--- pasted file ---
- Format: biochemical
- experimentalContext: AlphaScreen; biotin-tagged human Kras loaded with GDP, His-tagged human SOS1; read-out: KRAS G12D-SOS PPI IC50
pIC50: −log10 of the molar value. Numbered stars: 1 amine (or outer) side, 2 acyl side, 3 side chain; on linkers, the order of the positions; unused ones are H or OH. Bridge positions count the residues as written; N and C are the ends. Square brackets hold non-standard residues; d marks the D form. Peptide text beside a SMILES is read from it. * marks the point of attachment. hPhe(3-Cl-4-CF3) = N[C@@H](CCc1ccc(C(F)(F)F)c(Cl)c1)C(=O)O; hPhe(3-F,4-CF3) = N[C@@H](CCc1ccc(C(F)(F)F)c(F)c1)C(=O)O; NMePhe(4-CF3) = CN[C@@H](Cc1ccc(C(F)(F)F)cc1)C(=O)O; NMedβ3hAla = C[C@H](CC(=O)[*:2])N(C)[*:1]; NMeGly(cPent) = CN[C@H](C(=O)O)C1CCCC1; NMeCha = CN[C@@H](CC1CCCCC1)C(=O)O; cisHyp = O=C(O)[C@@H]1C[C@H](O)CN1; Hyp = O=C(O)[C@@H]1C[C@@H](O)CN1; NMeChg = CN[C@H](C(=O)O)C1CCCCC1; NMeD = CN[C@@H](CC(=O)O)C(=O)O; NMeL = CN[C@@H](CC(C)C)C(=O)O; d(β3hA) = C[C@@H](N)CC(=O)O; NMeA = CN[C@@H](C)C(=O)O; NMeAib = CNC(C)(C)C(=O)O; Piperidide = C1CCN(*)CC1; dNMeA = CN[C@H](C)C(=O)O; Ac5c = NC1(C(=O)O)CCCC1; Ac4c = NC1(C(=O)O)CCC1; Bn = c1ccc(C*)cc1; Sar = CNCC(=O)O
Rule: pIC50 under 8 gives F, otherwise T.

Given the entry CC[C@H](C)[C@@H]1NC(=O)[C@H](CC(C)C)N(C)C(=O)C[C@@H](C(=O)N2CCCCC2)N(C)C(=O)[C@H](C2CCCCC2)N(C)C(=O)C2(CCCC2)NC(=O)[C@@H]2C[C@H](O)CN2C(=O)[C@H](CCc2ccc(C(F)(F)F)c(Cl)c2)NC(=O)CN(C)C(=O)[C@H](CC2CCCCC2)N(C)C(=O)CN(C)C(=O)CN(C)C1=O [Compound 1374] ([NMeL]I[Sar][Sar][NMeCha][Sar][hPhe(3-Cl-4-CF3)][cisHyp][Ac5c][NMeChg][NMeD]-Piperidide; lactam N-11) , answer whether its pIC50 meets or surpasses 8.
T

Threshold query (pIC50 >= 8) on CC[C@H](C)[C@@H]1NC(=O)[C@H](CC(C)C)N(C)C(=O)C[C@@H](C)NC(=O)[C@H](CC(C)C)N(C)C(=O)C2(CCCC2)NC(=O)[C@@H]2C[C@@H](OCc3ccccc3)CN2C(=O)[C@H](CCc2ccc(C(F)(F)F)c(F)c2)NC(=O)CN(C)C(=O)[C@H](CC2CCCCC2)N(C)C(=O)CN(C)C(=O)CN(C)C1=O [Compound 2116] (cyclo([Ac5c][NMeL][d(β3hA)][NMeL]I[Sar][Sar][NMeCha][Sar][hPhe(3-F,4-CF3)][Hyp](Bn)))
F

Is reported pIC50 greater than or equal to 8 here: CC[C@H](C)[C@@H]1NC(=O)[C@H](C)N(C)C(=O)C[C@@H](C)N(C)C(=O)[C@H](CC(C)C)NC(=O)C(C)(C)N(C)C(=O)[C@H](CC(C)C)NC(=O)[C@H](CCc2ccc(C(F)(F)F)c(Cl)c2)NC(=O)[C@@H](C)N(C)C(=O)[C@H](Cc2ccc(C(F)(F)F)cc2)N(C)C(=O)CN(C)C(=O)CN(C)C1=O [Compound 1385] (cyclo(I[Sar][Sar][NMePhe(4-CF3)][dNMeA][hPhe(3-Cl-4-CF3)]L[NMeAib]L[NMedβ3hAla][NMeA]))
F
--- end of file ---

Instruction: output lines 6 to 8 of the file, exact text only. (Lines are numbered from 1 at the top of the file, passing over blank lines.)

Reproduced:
T

Threshold query (pIC50 >= 8) on CC[C@H](C)[C@@H]1NC(=O)[C@H](CC(C)C)N(C)C(=O)C[C@@H](C)NC(=O)[C@H](CC(C)C)N(C)C(=O)C2(CCCC2)NC(=O)[C@@H]2C[C@@H](OCc3ccccc3)CN2C(=O)[C@H](CCc2ccc(C(F)(F)F)c(F)c2)NC(=O)CN(C)C(=O)[C@H](CC2CCCCC2)N(C)C(=O)CN(C)C(=O)CN(C)C1=O [Compound 2116] (cyclo([Ac5c][NMeL][d(β3hA)][NMeL]I[Sar][Sar][NMeCha][Sar][hPhe(3-F,4-CF3)][Hyp](Bn)))
F